But what IS the Other Mother, you might be asking. She can’t be something simple as just a random monster, could she? And you’re right, you smart reader, you. Neil Gaiman’s always had a thing for fairy tales and long-forgotten folkloric tropes; it’s one of the things that drew me to his writing. Though it’s never explicitly stated in the book, there’s plenty of thematic evidence that the Other Mother, or the Beldam as we later learn she’s called, is possibly one of the fair folk or fae. And if you’re thinking of Tinkerbell or fairy godmothers, you’ve got another think coming. Fairies of old were at best mischief-makers and at worst child-snatchers. Cursed with immortality, they took to toying with mortals for their amusement and played all manner of tricks to ensnare them. You could count on the fae to kidnap children and replace them with changelings, or invite a lucky woman to serve as godmother for a few days only for her to find seven years have passed by the time she’s returned home. Even the word Beldam is a mashup of the French phrase belle dame, which means both “beautiful woman”, “old woman”, or “witch”; all three certainly apply to the Beldam. How she and her world wound up trapped behind that door is a riddle for the ages, but a clear answer to that would destroy the mystique and much of the terror surrounding her.
With her terrifying transformation complete, the Beldam grabs Coraline and throws her through a mirror into a prison cell to teach her some gratitude. Coraline finds the ghosts of three button-eyed children trapped there with her, their faces eternally frozen in looks of sadness, pain and terror. They share their tale as they float around the room as if they were performing a demented synchronized swimming routine, which makes me question if they rehearsed all this for the next kid who would come along.
Like Coraline after them, the Beldam spied on the children through the doll and lured them into her world with promises of eternal fun and games. They let her sew the buttons in their eyes so they could stay with her, but she ultimately grew bored of them and “ate up [their] lives”. It’s not clear if it’s a figure of speech or she literally ate them. And frankly I’m not sure if I want to know the answer.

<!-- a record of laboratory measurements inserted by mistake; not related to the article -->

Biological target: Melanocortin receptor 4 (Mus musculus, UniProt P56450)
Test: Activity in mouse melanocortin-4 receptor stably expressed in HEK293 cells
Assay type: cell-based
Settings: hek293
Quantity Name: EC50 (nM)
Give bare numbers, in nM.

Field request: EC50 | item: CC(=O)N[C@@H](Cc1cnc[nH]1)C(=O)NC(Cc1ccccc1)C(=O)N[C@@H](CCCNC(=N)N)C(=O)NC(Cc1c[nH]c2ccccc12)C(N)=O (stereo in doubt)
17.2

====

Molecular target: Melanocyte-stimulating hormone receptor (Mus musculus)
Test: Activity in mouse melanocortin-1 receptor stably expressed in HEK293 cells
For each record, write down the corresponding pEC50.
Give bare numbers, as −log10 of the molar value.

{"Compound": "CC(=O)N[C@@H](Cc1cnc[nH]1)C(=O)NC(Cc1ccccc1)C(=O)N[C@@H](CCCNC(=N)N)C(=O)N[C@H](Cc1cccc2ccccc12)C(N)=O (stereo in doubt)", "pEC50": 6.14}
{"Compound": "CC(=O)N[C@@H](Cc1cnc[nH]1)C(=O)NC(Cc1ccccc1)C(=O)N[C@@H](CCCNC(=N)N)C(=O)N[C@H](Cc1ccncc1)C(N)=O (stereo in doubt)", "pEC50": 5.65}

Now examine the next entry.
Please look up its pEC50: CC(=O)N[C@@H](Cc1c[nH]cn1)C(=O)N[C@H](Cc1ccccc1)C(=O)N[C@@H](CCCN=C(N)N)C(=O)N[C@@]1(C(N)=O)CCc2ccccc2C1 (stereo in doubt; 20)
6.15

The Beldam hid away the children’s eyes after she took them, and their spirits can’t move on unless they’re returned. Coraline promises to help any way she can. Then she’s unexpectedly rescued by Other Wybie, whom the Beldam gave a near-permanent grin.
Other Wybie takes Coraline to the door, but cannot go with her when she begs him to. He reveals he’s made of sawdust too, a creature of this world that doesn’t belong over there. With the Beldam closing in, Other Wybie pushes Coraline through the portal and she escapes back home.
But not all is well upon her return.
The house is suspiciously empty, even though her parents’ car is parked in the driveway. The groceries are rotting on the kitchen table. Neither of them answer their phones. And it just gets better from there.
Wybie shows up again asking for the doll since his grandmother is mad at him for taking it. Coraline frantically reveals everything that’s happened as she searches for it, and Wybie quite understandably thinks she’s gone crazy. She goes to Spink and Forcible’s for help, and they make her a stone out of old candy with a hole through it. But they can’t decide if it’s good for bad things or lost things. Or maybe it’s there for her to fix it to keep her mind from wandering, I don’t know.